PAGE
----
The World Health Organization (WHO) has issued a new directive on the deadly avian virus, inviting countries around the world to monitor its outbreak and potential threats to human beings.
“The rapidly expanding geographical distribution of these outbreaks and the number of virus strains currently co-circulating have put WHO on high alert,” WHO Director-General Margaret Chan said in Geneva.
Over the past few months, the highly contagious H5N8 virus has been reported in at least 40 countries. Scientists have raised concerns that bird flu strains could mutate to be transmitted in humans.
Chan also mentioned that following the rather “mild” pandemic of the H1N1 virus in 2009-2010, more preparation is underway globally for the next influenza pandemic.
According to WHO, 350 million doses of vaccine have been promised for distribution under a certain agreement with drug makers. In return, countries must share their virus samples in a move towards deriving a pandemic vaccine.
With regards to China, Chan said it was not possible to rule out the possibility of human-to-human infection in two of the reported cases, but pointed out that these examples were not accounted as grim strains of the virus.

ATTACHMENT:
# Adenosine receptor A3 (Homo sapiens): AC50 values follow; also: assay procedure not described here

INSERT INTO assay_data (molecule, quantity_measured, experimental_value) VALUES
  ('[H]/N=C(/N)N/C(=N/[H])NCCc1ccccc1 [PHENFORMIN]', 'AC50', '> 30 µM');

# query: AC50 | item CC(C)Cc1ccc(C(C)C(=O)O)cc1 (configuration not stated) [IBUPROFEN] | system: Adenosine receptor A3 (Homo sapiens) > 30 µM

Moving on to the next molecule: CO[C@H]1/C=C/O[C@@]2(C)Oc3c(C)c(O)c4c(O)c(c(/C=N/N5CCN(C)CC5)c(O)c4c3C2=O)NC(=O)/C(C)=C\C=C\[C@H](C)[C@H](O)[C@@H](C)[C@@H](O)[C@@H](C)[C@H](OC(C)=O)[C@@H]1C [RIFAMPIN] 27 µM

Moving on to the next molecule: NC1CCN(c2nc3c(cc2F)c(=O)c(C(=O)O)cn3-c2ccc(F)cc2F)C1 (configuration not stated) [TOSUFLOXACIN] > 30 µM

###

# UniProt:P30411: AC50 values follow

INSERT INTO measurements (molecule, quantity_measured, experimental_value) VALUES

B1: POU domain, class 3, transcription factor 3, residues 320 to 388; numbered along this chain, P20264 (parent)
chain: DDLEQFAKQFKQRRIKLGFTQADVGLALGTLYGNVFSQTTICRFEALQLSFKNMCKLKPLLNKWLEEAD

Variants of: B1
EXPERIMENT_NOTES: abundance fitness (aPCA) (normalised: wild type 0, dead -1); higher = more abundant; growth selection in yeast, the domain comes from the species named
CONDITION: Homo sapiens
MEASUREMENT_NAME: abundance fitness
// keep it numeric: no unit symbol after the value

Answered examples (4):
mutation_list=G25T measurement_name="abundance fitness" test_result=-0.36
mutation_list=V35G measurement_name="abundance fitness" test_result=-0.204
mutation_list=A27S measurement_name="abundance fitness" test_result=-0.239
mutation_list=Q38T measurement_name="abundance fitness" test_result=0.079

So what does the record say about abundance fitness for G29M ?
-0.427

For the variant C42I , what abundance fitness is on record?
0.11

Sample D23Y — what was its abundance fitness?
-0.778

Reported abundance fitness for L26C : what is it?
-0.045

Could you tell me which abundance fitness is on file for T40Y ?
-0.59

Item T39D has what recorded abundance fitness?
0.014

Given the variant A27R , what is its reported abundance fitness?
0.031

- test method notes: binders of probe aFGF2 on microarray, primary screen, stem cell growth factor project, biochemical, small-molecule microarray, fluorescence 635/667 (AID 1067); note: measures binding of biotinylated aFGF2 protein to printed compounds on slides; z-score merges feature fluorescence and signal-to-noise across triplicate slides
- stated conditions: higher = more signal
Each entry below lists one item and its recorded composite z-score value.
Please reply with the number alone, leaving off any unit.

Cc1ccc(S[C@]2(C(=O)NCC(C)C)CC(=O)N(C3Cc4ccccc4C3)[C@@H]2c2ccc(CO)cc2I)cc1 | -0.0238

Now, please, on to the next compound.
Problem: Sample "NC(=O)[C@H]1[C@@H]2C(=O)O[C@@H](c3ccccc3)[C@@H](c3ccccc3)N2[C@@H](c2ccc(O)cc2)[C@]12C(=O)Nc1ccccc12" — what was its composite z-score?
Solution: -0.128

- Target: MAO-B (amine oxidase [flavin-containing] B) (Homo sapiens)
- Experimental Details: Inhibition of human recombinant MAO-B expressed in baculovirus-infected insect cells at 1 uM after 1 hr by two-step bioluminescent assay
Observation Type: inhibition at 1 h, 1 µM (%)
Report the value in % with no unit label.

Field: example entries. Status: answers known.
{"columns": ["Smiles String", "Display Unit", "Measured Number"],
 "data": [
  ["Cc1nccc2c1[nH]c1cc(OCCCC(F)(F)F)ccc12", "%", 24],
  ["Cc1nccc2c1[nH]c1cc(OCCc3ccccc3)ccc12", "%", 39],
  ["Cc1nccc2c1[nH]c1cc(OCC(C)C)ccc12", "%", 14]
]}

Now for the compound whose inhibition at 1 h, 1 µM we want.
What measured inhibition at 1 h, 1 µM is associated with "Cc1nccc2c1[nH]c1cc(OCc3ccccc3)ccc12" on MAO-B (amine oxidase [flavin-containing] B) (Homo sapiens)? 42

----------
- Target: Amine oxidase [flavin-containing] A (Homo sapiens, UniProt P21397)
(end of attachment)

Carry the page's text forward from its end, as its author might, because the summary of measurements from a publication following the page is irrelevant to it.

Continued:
Based on the International Health Regulations, the 194 WHO member states are mandated to fulfill their duty by detecting and reporting cases early so that human cases can be identified.
According to official reports from China’s delegation led by Zhang Yang, the country has already recorded as many as 225 cases in the fifth wave of the H7N9 activity.
The first case of a human contracting avian influenza virus of the H7N9 strain was registered in China in March 2013. A number of deaths have been reported in 2106 amid an outbreak of the H7N9 virus in birds there.
France, with the largest poultry flock in the European Union, has reported outbreaks of the H5N8 virus. A massive poultry culling was performed in the EU in 2014 due to the virus.
The H5N8 virus is highly contagious in birds but it has never been found in humans.
Earlier in January, the US Department of Agriculture reported that a type of bird flu in a wild duck was detected in Montana. The flu appeared to match one of the strains found during an outbreak of the disease in 2014 and 2015 that led to the deaths of millions of chickens.